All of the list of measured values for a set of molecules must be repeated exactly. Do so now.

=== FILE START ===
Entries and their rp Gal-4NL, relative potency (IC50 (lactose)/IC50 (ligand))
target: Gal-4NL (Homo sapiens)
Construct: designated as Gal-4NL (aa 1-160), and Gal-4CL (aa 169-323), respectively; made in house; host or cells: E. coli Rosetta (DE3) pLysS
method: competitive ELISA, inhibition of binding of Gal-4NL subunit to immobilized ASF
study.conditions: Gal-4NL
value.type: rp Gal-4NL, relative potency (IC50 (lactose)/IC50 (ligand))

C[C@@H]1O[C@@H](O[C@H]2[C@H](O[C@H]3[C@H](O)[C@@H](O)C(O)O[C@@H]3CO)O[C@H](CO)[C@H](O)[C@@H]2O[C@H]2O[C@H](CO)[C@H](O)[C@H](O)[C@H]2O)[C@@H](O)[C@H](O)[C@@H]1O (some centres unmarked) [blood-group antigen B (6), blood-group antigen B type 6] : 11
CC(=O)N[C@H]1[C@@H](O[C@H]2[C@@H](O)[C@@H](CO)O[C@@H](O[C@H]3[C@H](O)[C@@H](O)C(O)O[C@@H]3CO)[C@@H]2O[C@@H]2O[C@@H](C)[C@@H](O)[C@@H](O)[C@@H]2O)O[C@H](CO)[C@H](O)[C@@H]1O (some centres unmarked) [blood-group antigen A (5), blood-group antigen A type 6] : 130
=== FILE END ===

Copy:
Entries and their rp Gal-4NL, relative potency (IC50 (lactose)/IC50 (ligand))
target: Gal-4NL (Homo sapiens)
Construct: designated as Gal-4NL (aa 1-160), and Gal-4CL (aa 169-323), respectively; made in house; host or cells: E. coli Rosetta (DE3) pLysS
method: competitive ELISA, inhibition of binding of Gal-4NL subunit to immobilized ASF
study.conditions: Gal-4NL
value.type: rp Gal-4NL, relative potency (IC50 (lactose)/IC50 (ligand))

C[C@@H]1O[C@@H](O[C@H]2[C@H](O[C@H]3[C@H](O)[C@@H](O)C(O)O[C@@H]3CO)O[C@H](CO)[C@H](O)[C@@H]2O[C@H]2O[C@H](CO)[C@H](O)[C@H](O)[C@H]2O)[C@@H](O)[C@H](O)[C@@H]1O (some centres unmarked) [blood-group antigen B (6), blood-group antigen B type 6] : 11
CC(=O)N[C@H]1[C@@H](O[C@H]2[C@@H](O)[C@@H](CO)O[C@@H](O[C@H]3[C@H](O)[C@@H](O)C(O)O[C@@H]3CO)[C@@H]2O[C@@H]2O[C@@H](C)[C@@H](O)[C@@H](O)[C@@H]2O)O[C@H](CO)[C@H](O)[C@@H]1O (some centres unmarked) [blood-group antigen A (5), blood-group antigen A type 6] : 130